4. YouTube – Book trailers are a key part of any marketing plan these days. They should be short and sweet and, of course, very catchy. Check out mine for Chess Is Child’s Play. If you get lucky, it might just go semi-viral. If you have a non-fiction book, consider also creating a how-to video series related to your book’s content. Be creative in sharing your expertise. And don’t forget to include links to where viewers can purchase your book.
  5. Other social media platforms – Instagram, Pinterest and Twitter are three other key websites you might explore. Each has their own style and purpose. Engage with the ones you like best. It will be more fun for you, and you’ll probably be more authentic on the platforms you enjoy.

Get reviews

Feedback from readers is one of the cornerstones of any marketing plan for first-time authors or even experienced writers. Amazon and Goodreads are two important platforms to collect reviews.

Always offer a no-strings-attached free book to any reviewer. Keep in mind that not everyone will follow through, so budget accordingly. But never be stingy with the number of books that you’re willing to send. Also, be sure to give people time to properly review your book. Don’t rush them. Having said that, you can politely request that they let you know when they can schedule time to read and review your book. That gives you some leeway to tactfully nudge the process along.

Marketing for Chess Is Child's Play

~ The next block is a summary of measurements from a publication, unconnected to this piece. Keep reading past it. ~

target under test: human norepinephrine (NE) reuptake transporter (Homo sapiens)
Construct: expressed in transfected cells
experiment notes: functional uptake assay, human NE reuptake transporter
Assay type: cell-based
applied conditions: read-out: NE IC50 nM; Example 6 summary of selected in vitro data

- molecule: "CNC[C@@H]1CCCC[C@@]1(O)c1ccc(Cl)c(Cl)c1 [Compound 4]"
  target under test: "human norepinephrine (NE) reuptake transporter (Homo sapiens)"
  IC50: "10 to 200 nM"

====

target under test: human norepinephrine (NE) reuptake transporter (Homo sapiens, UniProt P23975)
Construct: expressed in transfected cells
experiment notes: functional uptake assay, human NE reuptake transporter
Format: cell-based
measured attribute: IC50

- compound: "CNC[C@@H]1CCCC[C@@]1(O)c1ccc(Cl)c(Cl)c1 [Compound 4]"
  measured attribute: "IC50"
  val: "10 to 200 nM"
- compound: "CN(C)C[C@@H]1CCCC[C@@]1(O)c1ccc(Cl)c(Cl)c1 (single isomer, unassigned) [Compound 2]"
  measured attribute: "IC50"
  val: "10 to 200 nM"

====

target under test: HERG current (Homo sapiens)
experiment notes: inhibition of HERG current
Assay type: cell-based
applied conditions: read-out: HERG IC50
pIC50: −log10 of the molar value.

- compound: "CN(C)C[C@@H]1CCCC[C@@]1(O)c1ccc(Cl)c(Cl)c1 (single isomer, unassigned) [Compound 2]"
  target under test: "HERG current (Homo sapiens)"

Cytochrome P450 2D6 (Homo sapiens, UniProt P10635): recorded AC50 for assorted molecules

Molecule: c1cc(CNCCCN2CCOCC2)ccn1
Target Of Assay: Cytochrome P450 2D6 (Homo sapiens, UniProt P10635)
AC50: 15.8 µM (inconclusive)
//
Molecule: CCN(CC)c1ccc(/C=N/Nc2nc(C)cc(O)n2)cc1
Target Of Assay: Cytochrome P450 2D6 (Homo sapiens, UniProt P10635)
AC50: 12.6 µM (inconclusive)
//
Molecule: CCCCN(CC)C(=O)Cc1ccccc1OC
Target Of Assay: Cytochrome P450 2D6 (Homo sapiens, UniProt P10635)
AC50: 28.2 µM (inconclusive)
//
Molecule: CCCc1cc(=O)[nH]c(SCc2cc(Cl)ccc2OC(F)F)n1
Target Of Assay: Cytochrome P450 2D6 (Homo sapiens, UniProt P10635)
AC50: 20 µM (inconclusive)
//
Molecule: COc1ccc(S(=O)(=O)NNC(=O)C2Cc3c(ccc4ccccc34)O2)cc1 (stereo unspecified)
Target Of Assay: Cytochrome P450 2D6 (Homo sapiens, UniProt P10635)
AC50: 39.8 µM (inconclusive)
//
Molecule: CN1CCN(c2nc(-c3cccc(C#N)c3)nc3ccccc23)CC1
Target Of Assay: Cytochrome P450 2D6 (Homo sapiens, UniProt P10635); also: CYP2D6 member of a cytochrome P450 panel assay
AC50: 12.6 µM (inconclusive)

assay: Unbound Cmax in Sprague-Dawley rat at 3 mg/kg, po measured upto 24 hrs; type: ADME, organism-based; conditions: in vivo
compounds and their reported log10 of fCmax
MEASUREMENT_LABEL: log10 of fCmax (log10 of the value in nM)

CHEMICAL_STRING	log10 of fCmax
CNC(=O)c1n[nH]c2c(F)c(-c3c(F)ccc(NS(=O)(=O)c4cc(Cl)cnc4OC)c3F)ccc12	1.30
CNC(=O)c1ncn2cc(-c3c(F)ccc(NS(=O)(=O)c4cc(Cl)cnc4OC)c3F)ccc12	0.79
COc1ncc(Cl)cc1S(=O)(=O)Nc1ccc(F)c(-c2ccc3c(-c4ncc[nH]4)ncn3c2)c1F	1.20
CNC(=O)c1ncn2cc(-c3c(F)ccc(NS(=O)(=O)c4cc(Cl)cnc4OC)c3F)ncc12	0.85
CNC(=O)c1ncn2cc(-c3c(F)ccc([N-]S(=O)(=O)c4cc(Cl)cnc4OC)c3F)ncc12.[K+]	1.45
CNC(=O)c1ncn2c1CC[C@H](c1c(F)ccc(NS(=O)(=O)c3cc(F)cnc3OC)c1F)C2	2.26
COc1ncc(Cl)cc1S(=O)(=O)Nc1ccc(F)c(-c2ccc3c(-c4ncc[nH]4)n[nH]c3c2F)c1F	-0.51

In addition, consider requesting reviews from popular bloggers. Those can be harder to get, but they are invaluable. Find people who would appeal to your target readership. For instance, to promote Chess Is Child’s Play (a book which instructs parents how to teach their young children chess), I approached parent bloggers as well as chess enthusiasts, as these were two of my key target readers. Sometimes readers would send me photos featuring my book (see photo above from the West Pasco Chess Club).

In-Person Promotional Activities

While many of us are learning to master online avenues for reaching our audience, the tried and true promotional activities are still effective. Honestly, nothing beats the thrill of live interaction. Here, again, your emphasis should be on establishing relationships and helping others; don’t just peddle your books. And whatever you do, don’t just go to friends and family and beg that they buy a copy of your book. That’s always an uncomfortable approach.

Instead consider these ideas:

  1. Hold readings and book signings – Your local bookstore is likely to set up a table for you one Saturday, even if you’re a first-time author. In addition, libraries are often game. However, think outside the bookstore and consider setting up a table where your readers might be hanging out. Get creative!
  2. Teach classes – There are many venues that would appreciate hearing you share your expertise. Again, go where your readers are and offer your advice for free. If they like what you have to say, they will probably pick up your book.